I have written a lot about adoption and adopting yourself through acceptance. One of the hardest things for any adoptee to handle is being told “that isn’t your real family.” Some might balk at this actually happening in real life… because how much of an asshole can a person be? I’ll tell you. People can be the biggest assholes and say the most inconsiderate things. For many it is due to ignorance or a lax tongue. For others they say these things to hurt you intentionally.
I have had things like this said to me. The last time someone said this to my face they got punched in theirs. There are some things you just don’t say to people and we all have our triggers. For some they are racially motivated and for others they are aligned with their life choices. The thing about adoption is that NONE OF US chose to be given up. If you know of an adoptee that was sat down and given a choice please let me know and I’ll edit this post immediately. I’ve never met a single person that opted out of their family and decided on their own to be adopted.
The article I linked above is making the rounds in the adoption circles and groups I am a part of. I don’t normally interact much with adoptee groups, but I do like to know what the current topics and issues are. The conflict for me is that each adoptee is their own story and their life becomes the story. Because of that fact I find it overwhelmingly hard to interact and try to bond with other adoptees even though we all have an underlying sense that we belong to a special group. The differing sides to the adoption debate and the different views on adoption as a whole keep me from really jumping in and joining any of these groups. I have my own opinions on adoption based on my life and my experiences.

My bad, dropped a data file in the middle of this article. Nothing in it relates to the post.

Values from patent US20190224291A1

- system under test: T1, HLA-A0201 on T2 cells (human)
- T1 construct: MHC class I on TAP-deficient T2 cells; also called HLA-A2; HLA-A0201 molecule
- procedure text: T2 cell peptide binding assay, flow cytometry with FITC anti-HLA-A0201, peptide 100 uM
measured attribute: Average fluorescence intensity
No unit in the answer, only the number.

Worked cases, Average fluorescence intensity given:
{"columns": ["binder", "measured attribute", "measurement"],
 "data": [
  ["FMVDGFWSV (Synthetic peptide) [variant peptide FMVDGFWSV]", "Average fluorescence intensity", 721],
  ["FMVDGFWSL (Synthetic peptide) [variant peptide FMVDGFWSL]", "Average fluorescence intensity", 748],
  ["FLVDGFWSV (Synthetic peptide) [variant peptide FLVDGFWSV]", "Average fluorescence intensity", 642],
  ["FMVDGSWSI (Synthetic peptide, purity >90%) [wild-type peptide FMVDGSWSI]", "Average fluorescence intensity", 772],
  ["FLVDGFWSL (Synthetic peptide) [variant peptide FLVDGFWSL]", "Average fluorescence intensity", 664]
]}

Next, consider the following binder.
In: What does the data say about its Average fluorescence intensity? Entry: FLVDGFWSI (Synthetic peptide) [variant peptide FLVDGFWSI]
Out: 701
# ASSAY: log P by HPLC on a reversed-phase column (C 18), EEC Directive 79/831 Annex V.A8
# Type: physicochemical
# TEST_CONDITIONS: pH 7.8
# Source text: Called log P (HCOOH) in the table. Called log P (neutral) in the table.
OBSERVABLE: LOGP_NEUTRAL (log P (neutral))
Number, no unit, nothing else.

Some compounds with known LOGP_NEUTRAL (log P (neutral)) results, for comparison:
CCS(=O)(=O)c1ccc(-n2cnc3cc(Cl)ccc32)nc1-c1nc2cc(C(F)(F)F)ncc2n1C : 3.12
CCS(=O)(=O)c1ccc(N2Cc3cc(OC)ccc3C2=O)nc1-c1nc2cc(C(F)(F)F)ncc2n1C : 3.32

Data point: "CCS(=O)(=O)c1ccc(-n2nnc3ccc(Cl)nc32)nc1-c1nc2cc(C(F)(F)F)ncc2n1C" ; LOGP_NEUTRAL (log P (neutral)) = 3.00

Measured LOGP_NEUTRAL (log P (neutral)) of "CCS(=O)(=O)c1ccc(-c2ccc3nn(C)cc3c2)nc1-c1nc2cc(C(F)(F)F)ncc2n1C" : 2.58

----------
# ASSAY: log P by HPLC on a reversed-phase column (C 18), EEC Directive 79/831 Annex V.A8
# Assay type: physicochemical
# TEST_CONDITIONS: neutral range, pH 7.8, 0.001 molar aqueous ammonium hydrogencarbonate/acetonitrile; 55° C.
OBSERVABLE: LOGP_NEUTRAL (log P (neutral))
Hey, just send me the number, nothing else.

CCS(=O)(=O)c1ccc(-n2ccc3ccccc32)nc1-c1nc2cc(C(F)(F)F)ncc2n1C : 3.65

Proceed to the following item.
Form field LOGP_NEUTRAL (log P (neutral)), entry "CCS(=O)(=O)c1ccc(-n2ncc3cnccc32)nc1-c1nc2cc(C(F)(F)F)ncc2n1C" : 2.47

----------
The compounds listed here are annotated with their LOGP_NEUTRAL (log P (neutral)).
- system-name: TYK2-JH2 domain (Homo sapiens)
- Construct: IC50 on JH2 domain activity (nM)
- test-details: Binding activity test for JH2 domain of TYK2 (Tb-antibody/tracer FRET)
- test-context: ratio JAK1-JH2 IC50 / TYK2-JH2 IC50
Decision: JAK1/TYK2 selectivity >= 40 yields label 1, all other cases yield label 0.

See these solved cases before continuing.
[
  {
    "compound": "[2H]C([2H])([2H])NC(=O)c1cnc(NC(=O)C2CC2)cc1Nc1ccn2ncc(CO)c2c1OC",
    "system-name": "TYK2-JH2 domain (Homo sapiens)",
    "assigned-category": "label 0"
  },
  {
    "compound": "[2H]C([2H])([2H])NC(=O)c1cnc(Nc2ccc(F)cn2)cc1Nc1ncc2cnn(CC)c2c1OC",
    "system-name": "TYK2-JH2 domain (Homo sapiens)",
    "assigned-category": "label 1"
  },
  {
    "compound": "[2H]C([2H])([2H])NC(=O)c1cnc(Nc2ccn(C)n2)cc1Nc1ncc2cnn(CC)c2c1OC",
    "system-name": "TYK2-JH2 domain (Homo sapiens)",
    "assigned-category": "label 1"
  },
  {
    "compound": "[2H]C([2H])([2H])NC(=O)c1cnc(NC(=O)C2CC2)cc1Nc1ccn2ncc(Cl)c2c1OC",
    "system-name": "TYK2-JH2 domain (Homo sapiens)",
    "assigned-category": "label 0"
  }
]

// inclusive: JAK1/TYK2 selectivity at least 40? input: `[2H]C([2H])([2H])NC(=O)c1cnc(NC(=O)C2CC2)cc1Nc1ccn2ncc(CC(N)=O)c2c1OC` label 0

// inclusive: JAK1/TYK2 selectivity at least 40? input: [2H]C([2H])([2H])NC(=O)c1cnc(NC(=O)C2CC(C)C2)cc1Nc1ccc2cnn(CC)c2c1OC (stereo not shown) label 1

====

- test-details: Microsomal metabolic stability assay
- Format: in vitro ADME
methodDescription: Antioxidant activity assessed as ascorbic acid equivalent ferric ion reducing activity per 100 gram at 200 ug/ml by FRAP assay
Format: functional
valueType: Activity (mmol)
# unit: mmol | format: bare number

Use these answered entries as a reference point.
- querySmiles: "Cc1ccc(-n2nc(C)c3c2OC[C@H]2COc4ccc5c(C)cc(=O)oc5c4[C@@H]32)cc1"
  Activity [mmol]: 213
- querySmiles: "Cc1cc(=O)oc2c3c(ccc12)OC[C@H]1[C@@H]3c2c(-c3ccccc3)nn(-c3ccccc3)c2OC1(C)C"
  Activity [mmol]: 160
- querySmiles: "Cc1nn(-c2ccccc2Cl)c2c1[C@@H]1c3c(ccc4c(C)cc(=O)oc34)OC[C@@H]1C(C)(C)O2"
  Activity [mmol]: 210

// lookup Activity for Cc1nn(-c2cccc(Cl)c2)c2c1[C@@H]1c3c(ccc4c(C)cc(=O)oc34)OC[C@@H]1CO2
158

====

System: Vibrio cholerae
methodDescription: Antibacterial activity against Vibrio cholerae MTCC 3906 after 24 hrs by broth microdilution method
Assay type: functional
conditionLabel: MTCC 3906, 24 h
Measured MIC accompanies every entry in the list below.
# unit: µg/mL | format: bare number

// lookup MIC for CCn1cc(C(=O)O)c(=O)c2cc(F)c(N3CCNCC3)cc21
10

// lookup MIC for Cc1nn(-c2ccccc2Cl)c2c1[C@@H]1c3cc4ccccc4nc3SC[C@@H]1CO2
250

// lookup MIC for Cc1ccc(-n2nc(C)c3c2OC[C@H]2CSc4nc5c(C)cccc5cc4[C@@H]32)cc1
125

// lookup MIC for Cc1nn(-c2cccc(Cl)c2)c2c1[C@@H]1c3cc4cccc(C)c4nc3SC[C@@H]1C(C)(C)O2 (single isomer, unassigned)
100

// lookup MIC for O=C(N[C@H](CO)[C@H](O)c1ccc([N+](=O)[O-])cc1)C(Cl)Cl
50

The reason most of us are so upset by what was said by the sports announcer is because it shows the carelessness and ignorance surrounding adoption and adoptees. In many ways it is the same attack made on immigrants when people tell them they aren’t really “American” even though they have lived here their whole life. Take that emotional topic and exponentially increase it tenfold. That is how much adoptees care about this subject because it is close to all of our hearts. Many of us have had a stranger, friend, ex-friend, roommate, or even a family member carelessly smash our confidence with some innocuous statement they didn’t think fully through. The problem is that while it is a passing remark for the doer, it is a stab in the heart to an adoptee.
We spend our whole lives working to be accepted. We spend an equal amount of time working to accept ourselves. To have some ignorant asshole tell us that we don’t truly know who we are or “you aren’t really a Cushman are you” is equal to a slap in the face. It is even more than that, you basically just went in time and kicked the younger me while I was in the orphanage and told me “no matter what you will never belong.” Remember that next time you talk to an adoptee and decide to tell them they aren’t really part of the family they have grown up with. Words do hurt and can last a lifetime.
Jason C. Cushman
Ahn Soo Jin